350 Green LLC will receive $450,000 for the development of the state’s electric vehicle infrastructure. This project will include the construction of approximately 20 Level III fast-charging stations and 72 charging stations. Level III charging stations provide 480 volts of direct current, allowing an electric car to charge in about a half hour. Level II charging stations provide 240 volts of alternating current, allowing an electric car to charge in about four hours. The locations of the charging stations are being negotiated. The project is expected displace an estimated 3,857,423 gallons of gasoline per year and eliminate nearly 37,734 tons of greenhouse gas emissions annually.
In York County, Republic Services of PA LLC will receive $500,000 for the purchase and deployment of 64 heavy-duty CNG refuse trucks that will provide refuse collection services throughout Adams, Cumberland, Dauphin and York counties. This project is expected to displace 640,572 gallons of diesel per year and reduce 80 tons of greenhouse gas emissions annually.
In Allegheny County, Cranberry Taxi Inc. / Veterans Taxi will receive $269,000 to purchase and deploy 25 new CNG taxis. The taxis will be based out of Pittsburgh and will provide service throughout Allegheny and Butler counties. Annually, this project is expected to displace 97,548 gallons of gasoline and reduce air pollutants by a combined 323,866 pounds, save $78,039 in fuel costs and create a projected 11 jobs.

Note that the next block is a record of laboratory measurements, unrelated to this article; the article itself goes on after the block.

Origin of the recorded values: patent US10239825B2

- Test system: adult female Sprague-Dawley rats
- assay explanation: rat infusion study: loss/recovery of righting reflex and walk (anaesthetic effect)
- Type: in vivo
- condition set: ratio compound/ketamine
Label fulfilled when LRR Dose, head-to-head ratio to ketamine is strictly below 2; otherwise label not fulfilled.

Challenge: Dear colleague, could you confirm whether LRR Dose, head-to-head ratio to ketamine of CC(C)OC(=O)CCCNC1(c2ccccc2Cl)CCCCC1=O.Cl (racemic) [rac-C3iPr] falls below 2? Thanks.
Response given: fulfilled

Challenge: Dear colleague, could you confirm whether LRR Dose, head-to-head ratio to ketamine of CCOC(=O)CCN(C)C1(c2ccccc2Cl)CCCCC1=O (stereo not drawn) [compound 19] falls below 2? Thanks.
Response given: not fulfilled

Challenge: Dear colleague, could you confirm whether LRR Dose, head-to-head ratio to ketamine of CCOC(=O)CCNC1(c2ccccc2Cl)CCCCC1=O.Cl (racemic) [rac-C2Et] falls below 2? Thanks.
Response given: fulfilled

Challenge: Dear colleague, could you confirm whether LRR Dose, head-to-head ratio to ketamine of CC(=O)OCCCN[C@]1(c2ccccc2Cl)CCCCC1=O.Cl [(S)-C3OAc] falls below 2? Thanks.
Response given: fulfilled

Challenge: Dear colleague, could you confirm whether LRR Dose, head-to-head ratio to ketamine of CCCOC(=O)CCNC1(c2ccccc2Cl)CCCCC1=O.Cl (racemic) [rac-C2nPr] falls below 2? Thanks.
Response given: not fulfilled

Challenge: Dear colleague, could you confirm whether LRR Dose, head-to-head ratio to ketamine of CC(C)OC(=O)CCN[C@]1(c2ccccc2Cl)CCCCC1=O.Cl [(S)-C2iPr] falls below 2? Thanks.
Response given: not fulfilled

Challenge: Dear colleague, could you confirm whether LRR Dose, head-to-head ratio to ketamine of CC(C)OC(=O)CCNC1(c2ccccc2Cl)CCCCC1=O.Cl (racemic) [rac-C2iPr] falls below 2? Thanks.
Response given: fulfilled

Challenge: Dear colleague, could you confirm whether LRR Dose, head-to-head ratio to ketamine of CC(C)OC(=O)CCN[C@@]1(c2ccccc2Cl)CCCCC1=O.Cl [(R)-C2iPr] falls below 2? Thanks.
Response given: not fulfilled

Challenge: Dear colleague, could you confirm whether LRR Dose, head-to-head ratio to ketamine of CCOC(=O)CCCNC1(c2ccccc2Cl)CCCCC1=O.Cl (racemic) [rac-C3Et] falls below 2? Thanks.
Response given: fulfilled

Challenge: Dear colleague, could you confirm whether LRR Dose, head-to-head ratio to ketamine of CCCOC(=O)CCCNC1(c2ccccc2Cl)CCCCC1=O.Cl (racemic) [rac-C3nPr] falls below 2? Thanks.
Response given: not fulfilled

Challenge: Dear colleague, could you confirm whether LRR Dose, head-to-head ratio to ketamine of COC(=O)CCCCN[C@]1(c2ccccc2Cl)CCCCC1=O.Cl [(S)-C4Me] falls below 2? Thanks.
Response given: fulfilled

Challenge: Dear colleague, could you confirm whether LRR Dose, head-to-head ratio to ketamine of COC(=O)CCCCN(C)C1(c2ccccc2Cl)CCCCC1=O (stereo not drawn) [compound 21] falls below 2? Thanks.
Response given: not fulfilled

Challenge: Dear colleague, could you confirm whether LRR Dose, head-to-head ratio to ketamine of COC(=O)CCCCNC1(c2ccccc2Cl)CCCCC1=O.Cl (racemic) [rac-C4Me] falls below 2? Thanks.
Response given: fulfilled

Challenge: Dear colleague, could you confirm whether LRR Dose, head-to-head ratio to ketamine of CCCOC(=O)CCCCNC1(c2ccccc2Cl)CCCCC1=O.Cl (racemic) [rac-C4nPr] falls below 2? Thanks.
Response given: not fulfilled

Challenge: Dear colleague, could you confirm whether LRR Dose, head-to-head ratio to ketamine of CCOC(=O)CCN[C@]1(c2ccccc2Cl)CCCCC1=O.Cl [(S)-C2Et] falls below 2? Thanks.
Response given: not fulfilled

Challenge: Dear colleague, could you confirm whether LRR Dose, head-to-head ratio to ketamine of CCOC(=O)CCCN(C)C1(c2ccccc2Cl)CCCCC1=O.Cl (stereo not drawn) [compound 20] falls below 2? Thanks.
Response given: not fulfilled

Pittsburgh Regional Clean Cities will receive $238,467 for the Energy Corridor 376 project that will establish 45 electric vehicle charging stations along Interstate 376 and surrounding areas. Energy Corridor 376 is a partnership of 19 regional public and private entities working to expand electric vehicle infrastructure in the region. Adding to the existing nine charging stations, this project sets the stage for subsequent expansion and electric vehicle adoption.
Berks County Intermediate Unit will receive $100,000 to support the continued use of B20 biodiesel in its fleet. The project is expected to displace an estimated 62,826 gallons of diesel per year and eliminate nearly 633 tons of greenhouse gases annually.
Clearfield County Area Agency on Aging Inc. will receive $86,500 to convert four vans to compressed natural gas and install three slow-fill compressor units for fueling on-site. This will significantly reduce meal-delivery costs, ensure that the home-delivered meals program can be sustained and strengthen the agency’s capacity to serve older adults. The project is expected to displace an estimated 3,804 gallons of fuel per year and eliminate nearly 49 tons of greenhouse gas emissions annually.
In Dauphin County, Phoenix Contact Inc. will receive $15,360 to construct two solar-powered charging stations for electric vehicles. One station will be at the Phoenix Contact facility in Middletown and the other at Elizabethtown College in Elizabethtown. The installation will be used to raise awareness about the value of alternative fuels and solar energy among students and the general public. It is expected to produce 24,000 kilowatt hours annually, equivalent to the displacement of approximately 165,500 gallons of gasoline, and eliminate nearly 8.84 tons of greenhouse gas emissions.
“These projects are terrific for the state’s economy and the environment,” DEP Secretary Mike Krancer said. “We have an available, abundant, domestic, economical and clean-burning source of energy under our feet, and these projects put those resources to good use.”